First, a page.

Continuing its focus on “Made in the USA” claims, the Federal Trade Commission (“FTC” or “Commission”), on February 1, applied its standard for those claims to “Built in the USA” claims by entering into a settlement with water filtration company, iSpring Water Systems, LLC (“iSpring”).

In a move that appeared contrary to previously released guidance, the FTC action seemed to equate the term “built” with “made” rather than the term “assembled.” iSpring had claimed that its water filtration systems and parts were “Built in the USA,” but the FTC pointed out in its complaint that the products were either “wholly imported” or “made using a significant amount of inputs from overseas.” As a preliminary part of its analysis concluded that the company’s claim was deceptive, the FTC must have determined that “Built in the USA” was the equivalent to an unqualified “Made in the USA” claim. The FTC’s standard for “Made in the USA” claims is that the manufacturer should have a reasonable basis to back up the claim that the product is “all or virtually all” made in the U.S. The Commission therefore concluded that iSpring was deceiving consumers with misleading claims about the origin of its products.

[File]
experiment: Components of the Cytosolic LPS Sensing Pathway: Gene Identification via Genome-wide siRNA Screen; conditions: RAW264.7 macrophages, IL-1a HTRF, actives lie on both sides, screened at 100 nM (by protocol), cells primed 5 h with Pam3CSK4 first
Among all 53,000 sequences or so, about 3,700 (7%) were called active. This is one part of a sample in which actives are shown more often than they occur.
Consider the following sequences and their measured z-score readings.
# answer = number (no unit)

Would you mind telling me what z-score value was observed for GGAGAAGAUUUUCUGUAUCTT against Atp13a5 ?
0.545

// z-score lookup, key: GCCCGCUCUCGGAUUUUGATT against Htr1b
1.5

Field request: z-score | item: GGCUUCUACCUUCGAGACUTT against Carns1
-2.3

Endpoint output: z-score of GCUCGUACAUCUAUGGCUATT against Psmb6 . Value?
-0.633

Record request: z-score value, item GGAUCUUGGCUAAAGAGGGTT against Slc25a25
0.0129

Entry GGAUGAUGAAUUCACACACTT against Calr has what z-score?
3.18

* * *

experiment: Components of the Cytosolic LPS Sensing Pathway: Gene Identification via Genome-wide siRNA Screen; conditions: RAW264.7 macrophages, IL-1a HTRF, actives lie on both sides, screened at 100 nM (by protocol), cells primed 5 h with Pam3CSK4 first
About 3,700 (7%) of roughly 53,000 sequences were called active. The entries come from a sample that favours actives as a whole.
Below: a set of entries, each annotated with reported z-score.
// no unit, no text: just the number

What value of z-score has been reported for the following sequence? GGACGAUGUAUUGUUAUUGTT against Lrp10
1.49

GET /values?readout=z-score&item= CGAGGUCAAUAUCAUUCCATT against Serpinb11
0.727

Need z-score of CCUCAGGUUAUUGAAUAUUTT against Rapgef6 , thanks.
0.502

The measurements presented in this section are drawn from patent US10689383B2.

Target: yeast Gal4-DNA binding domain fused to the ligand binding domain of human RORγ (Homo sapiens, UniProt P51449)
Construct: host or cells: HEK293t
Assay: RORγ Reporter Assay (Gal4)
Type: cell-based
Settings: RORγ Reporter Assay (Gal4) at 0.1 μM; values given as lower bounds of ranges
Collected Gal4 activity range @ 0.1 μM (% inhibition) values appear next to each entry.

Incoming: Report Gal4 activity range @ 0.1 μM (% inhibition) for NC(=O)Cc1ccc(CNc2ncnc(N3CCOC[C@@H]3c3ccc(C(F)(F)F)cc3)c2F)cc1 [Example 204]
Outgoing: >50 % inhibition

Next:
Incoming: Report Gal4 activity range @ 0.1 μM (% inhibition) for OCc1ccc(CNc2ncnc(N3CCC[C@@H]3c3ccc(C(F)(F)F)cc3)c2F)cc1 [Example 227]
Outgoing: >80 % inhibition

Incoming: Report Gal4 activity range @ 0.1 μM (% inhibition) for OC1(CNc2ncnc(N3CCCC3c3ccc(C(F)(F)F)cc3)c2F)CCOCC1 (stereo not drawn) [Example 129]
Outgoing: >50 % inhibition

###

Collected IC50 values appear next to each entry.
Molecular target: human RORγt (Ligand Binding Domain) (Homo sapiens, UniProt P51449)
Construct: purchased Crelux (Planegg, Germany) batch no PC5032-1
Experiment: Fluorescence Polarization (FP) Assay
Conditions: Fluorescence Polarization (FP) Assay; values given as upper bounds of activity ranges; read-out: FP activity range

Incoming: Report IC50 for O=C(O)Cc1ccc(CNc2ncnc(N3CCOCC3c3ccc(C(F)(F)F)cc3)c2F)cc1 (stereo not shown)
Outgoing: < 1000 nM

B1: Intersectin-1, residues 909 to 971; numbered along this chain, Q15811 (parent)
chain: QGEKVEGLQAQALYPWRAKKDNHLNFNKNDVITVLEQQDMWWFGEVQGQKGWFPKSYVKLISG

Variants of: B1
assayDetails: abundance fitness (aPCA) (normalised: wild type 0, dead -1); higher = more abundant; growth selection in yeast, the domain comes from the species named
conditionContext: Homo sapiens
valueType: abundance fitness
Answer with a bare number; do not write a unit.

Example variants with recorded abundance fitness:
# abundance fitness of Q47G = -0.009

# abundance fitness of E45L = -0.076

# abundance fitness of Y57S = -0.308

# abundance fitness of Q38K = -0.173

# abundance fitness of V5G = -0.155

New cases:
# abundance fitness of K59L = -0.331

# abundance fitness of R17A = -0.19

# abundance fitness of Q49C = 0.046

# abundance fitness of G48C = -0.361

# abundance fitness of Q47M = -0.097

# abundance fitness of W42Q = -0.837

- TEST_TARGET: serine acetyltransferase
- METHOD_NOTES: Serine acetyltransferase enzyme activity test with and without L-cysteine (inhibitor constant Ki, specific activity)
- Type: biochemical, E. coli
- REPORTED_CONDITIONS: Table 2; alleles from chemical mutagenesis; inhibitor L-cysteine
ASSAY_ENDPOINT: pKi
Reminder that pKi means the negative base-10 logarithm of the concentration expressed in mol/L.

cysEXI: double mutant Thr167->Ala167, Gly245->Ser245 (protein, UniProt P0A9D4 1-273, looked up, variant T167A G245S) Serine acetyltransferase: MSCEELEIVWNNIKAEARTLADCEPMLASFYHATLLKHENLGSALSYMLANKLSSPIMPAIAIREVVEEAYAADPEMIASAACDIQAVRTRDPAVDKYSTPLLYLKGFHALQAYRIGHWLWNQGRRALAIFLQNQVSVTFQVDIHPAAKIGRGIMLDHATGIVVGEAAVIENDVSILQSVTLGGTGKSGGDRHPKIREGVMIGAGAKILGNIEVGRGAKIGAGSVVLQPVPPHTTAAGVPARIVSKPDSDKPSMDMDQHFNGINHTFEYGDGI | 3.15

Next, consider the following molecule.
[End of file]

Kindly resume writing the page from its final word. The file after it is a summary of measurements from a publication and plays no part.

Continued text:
In 1998, the FTC released guidance determining that consumers would interpret the term “manufactured” to be the equivalent of “made.” The guidance distinguished those terms from the term “assembled”, clarifying that a product that includes foreign components may be labeled “Assembled in the USA” without qualification when its principal assembly takes place in the U.S. and the assembly is “substantial.”

But in this case, the word at issue was “built.” By applying the “Made in the USA” standard to “Built in the USA” claims, the FTC appeared to equate “built” with “made” or “manufactured” rather than with “assembled.” Empirical evidence as to how consumers actually interpret the term “built” might help to demonstrate its reasonably held meaning. As it currently stands, it is unclear whether the word “assembled” is still considered distinct from the term “made,” or whether it, too, might be held to a “Made in the USA” standard.

The FTC continues to be serious about “Made in the USA” claims. We will keep you updated on developments in this area.